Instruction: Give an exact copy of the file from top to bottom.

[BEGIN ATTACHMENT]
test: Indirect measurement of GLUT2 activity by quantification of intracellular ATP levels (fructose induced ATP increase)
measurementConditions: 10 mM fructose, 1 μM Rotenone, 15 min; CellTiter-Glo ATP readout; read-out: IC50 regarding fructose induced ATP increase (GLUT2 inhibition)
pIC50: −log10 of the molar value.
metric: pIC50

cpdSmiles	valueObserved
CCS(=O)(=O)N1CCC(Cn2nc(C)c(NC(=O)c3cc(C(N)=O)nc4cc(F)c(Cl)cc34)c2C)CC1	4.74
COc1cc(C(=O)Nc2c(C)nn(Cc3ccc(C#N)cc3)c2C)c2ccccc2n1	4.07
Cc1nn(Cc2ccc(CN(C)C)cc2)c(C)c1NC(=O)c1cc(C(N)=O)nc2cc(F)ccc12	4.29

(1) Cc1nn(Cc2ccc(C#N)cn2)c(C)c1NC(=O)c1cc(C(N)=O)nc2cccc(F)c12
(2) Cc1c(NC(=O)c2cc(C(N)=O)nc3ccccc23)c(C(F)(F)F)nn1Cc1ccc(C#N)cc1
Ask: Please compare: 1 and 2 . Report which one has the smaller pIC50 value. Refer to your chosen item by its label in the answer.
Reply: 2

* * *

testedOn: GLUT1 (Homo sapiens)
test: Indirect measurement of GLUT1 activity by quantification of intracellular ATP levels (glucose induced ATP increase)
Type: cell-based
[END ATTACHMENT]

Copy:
test: Indirect measurement of GLUT2 activity by quantification of intracellular ATP levels (fructose induced ATP increase)
measurementConditions: 10 mM fructose, 1 μM Rotenone, 15 min; CellTiter-Glo ATP readout; read-out: IC50 regarding fructose induced ATP increase (GLUT2 inhibition)
pIC50: −log10 of the molar value.
metric: pIC50

cpdSmiles	valueObserved
CCS(=O)(=O)N1CCC(Cn2nc(C)c(NC(=O)c3cc(C(N)=O)nc4cc(F)c(Cl)cc34)c2C)CC1	4.74
COc1cc(C(=O)Nc2c(C)nn(Cc3ccc(C#N)cc3)c2C)c2ccccc2n1	4.07
Cc1nn(Cc2ccc(CN(C)C)cc2)c(C)c1NC(=O)c1cc(C(N)=O)nc2cc(F)ccc12	4.29

(1) Cc1nn(Cc2ccc(C#N)cn2)c(C)c1NC(=O)c1cc(C(N)=O)nc2cccc(F)c12
(2) Cc1c(NC(=O)c2cc(C(N)=O)nc3ccccc23)c(C(F)(F)F)nn1Cc1ccc(C#N)cc1
Ask: Please compare: 1 and 2 . Report which one has the smaller pIC50 value. Refer to your chosen item by its label in the answer.
Reply: 2

* * *

testedOn: GLUT1 (Homo sapiens)
test: Indirect measurement of GLUT1 activity by quantification of intracellular ATP levels (glucose induced ATP increase)
Type: cell-based